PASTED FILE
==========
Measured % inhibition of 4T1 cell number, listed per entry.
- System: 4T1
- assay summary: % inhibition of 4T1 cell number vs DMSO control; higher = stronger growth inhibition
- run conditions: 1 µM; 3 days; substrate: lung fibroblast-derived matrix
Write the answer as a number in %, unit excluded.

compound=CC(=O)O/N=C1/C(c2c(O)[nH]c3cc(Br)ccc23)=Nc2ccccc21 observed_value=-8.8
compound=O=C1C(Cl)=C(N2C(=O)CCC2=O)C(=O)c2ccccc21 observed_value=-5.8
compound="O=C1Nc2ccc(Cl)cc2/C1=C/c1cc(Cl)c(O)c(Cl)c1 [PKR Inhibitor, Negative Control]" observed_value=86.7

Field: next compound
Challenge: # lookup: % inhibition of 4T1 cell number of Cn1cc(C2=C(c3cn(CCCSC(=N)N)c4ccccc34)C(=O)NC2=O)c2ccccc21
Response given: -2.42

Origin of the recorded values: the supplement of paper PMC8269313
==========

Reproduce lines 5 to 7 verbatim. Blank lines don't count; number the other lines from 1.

Write the answer as a number in %, unit excluded.

compound=CC(=O)O/N=C1/C(c2c(O)[nH]c3cc(Br)ccc23)=Nc2ccccc21 observed_value=-8.8
compound=O=C1C(Cl)=C(N2C(=O)CCC2=O)C(=O)c2ccccc21 observed_value=-5.8